Saturday, September 10, 2016

Hanjin "Crisis"Ended Today: Never Was a Problem

So its over, as I predicted.  Ho hum.  But note the hype continues in spite of the facts.

Fresh off of sensationalizing the ITT demise, the Wall Street Journal was just  hyping the Hanjin problem, and Zero Hedge is hyping the hype: ghost ships, crews gone crazy, chaos!  Those were the headlines a day ago.

The very articles promoting the-end-of-the-world internally contradict themselves.  And the search for victims settles on small business.  Small businesses have no problem with this, we know these things happen, so we are prepared and survive.  As I mention how below, but first the hype.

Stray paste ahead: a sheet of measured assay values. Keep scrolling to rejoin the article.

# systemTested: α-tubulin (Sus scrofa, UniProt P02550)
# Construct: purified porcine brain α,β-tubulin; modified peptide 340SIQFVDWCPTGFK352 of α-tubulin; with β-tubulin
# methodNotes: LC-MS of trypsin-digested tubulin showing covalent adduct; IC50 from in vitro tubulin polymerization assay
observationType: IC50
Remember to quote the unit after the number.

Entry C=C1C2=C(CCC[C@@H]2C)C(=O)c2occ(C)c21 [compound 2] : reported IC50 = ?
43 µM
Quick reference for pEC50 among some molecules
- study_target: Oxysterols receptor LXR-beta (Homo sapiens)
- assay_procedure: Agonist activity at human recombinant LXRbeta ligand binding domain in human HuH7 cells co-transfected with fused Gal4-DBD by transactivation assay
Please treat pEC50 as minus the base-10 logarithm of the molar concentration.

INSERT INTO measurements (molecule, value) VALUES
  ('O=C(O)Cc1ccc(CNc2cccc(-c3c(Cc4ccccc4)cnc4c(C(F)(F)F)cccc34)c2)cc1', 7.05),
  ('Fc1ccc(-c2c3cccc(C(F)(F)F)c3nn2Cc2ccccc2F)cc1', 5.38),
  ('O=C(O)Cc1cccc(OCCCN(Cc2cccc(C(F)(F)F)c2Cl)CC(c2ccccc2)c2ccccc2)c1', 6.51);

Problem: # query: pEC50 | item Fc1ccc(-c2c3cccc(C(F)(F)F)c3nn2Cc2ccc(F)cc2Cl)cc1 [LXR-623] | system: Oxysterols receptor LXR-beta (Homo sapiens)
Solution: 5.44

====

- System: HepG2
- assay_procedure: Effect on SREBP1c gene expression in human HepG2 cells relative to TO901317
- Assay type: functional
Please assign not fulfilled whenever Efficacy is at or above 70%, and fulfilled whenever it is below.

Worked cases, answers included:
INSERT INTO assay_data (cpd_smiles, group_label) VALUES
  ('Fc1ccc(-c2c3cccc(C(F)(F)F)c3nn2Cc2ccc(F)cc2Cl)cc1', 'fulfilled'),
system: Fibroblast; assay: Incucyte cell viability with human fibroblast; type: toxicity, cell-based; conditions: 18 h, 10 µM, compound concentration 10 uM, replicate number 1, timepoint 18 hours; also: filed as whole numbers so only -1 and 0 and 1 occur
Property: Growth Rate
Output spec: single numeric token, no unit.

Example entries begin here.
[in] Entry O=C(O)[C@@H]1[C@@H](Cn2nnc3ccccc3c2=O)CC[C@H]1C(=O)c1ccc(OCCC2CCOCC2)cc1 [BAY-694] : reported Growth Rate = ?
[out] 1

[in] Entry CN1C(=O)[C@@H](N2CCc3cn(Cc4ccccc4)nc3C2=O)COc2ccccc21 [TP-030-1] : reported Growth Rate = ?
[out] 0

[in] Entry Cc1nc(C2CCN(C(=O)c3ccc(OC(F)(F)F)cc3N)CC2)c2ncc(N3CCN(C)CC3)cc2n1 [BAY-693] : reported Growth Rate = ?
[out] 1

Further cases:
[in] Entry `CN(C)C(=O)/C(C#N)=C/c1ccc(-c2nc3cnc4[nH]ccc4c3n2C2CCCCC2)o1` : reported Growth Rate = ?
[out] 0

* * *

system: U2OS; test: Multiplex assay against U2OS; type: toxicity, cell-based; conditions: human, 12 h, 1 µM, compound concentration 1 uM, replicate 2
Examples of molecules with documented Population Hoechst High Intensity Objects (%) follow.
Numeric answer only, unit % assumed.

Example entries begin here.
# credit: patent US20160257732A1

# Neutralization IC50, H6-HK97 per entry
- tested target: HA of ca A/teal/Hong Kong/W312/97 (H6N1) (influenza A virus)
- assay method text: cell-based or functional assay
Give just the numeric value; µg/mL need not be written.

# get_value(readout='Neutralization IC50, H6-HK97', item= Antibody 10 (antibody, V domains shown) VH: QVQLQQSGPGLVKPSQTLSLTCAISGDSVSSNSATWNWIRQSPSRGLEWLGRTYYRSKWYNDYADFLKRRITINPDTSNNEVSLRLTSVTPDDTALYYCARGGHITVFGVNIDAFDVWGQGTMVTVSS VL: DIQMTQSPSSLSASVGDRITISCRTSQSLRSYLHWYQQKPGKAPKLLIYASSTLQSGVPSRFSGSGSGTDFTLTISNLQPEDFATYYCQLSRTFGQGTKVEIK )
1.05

$90 million dollars has been coughed up to address the problem, not a lot when its takes a million to fuel up one of the bigger ships, and there is a lien for a million on the ship.  But it is a start.

Before I address the reality, let's look at the hype:

Zero Hedge quotes a labor Union official:
"Our ships can become ghost ships,” said Kim Ho Kyung, a manager at Hanjin Shipping’s labor union.
Well, now.  "can"? There is a possibility we can all lose sleep over. Except it will never happened.  In salvage law an empty ship belongs to whoever first boards it.  No, a quote including the word ghost might make for exciting copy, it's not in the cards.

As to the earlier fear of cannibalism Zero Hedge hinted at:
As a result, The company has started providing food, water and daily necessities to crews on six Hanjin ships anchored at ports including Rotterdam and Singapore.
Next... an industry finds no problem yet...